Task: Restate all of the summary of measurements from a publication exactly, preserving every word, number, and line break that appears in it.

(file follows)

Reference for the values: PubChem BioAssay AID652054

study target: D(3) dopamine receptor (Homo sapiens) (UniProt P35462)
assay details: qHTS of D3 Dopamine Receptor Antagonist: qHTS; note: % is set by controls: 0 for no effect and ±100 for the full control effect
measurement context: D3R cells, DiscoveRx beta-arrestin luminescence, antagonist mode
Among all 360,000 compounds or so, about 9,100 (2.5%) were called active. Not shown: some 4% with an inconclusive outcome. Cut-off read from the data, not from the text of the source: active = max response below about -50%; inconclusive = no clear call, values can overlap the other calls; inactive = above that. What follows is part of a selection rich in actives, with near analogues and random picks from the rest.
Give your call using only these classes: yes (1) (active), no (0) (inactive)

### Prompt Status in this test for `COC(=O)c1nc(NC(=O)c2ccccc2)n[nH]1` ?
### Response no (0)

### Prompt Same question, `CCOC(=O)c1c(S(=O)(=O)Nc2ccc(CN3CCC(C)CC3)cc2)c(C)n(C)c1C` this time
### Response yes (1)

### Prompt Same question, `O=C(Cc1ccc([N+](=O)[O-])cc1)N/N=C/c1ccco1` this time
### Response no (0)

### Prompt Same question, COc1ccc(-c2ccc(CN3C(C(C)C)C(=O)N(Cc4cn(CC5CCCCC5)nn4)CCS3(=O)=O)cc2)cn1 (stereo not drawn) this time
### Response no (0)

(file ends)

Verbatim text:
Reference for the values: PubChem BioAssay AID652054

study target: D(3) dopamine receptor (Homo sapiens) (UniProt P35462)
assay details: qHTS of D3 Dopamine Receptor Antagonist: qHTS; note: % is set by controls: 0 for no effect and ±100 for the full control effect
measurement context: D3R cells, DiscoveRx beta-arrestin luminescence, antagonist mode
Among all 360,000 compounds or so, about 9,100 (2.5%) were called active. Not shown: some 4% with an inconclusive outcome. Cut-off read from the data, not from the text of the source: active = max response below about -50%; inconclusive = no clear call, values can overlap the other calls; inactive = above that. What follows is part of a selection rich in actives, with near analogues and random picks from the rest.
Give your call using only these classes: yes (1) (active), no (0) (inactive)

### Prompt Status in this test for `COC(=O)c1nc(NC(=O)c2ccccc2)n[nH]1` ?
### Response no (0)

### Prompt Same question, `CCOC(=O)c1c(S(=O)(=O)Nc2ccc(CN3CCC(C)CC3)cc2)c(C)n(C)c1C` this time
### Response yes (1)

### Prompt Same question, `O=C(Cc1ccc([N+](=O)[O-])cc1)N/N=C/c1ccco1` this time
### Response no (0)

### Prompt Same question, COc1ccc(-c2ccc(CN3C(C(C)C)C(=O)N(Cc4cn(CC5CCCCC5)nn4)CCS3(=O)=O)cc2)cn1 (stereo not drawn) this time
### Response no (0)